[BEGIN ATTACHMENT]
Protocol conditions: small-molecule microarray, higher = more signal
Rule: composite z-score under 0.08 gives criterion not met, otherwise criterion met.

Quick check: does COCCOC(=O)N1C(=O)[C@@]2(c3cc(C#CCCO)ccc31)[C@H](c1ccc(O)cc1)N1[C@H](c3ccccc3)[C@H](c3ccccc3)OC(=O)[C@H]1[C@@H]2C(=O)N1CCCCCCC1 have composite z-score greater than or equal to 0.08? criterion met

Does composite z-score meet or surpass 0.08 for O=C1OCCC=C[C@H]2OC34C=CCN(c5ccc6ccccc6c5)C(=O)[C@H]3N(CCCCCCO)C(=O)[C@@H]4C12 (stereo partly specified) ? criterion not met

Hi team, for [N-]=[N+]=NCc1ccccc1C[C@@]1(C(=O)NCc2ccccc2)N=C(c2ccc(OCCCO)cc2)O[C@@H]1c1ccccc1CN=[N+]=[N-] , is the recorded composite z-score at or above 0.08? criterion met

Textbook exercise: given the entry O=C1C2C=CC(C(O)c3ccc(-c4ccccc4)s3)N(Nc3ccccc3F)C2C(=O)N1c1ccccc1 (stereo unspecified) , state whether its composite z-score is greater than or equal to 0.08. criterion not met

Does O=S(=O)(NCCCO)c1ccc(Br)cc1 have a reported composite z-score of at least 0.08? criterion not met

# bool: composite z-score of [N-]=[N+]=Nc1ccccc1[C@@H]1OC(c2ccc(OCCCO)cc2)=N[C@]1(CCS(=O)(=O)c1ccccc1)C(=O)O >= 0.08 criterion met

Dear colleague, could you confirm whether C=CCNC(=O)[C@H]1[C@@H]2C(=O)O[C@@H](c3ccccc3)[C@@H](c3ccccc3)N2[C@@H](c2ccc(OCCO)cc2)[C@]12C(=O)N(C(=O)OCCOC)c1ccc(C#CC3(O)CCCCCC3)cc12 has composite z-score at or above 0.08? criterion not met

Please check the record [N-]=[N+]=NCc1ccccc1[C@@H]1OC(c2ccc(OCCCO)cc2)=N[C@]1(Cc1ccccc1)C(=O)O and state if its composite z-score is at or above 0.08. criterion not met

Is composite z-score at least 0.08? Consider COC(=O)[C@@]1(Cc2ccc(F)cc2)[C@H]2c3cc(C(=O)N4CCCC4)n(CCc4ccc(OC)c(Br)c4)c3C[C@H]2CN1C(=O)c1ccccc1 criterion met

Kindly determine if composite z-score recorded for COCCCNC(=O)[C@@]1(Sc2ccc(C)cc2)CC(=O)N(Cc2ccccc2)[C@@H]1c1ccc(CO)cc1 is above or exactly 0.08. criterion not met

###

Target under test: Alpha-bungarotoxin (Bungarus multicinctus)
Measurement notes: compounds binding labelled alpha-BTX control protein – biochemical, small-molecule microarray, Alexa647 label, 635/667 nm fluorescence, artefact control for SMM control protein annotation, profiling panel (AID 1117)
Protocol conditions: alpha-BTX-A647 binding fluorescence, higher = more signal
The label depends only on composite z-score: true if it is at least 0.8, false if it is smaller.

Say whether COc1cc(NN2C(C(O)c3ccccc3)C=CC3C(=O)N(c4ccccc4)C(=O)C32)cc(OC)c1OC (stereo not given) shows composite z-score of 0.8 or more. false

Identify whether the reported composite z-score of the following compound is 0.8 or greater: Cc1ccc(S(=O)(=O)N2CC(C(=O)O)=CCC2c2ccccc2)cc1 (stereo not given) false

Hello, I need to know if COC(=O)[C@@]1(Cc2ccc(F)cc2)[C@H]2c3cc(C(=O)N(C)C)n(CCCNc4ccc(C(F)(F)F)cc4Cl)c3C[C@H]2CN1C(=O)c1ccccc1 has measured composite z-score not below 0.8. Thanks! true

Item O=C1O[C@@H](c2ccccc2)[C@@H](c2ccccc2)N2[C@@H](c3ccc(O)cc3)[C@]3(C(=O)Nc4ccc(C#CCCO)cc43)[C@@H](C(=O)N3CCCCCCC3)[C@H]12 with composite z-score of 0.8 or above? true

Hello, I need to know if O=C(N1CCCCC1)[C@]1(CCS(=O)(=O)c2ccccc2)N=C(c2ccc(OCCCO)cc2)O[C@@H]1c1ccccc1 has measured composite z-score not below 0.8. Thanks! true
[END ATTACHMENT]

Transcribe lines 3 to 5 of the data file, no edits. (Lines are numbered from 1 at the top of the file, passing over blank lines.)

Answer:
Quick check: does COCCOC(=O)N1C(=O)[C@@]2(c3cc(C#CCCO)ccc31)[C@H](c1ccc(O)cc1)N1[C@H](c3ccccc3)[C@H](c3ccccc3)OC(=O)[C@H]1[C@@H]2C(=O)N1CCCCCCC1 have composite z-score greater than or equal to 0.08? criterion met

Does composite z-score meet or surpass 0.08 for O=C1OCCC=C[C@H]2OC34C=CCN(c5ccc6ccccc6c5)C(=O)[C@H]3N(CCCCCCO)C(=O)[C@@H]4C12 (stereo partly specified) ? criterion not met

Hi team, for [N-]=[N+]=NCc1ccccc1C[C@@]1(C(=O)NCc2ccccc2)N=C(c2ccc(OCCCO)cc2)O[C@@H]1c1ccccc1CN=[N+]=[N-] , is the recorded composite z-score at or above 0.08? criterion met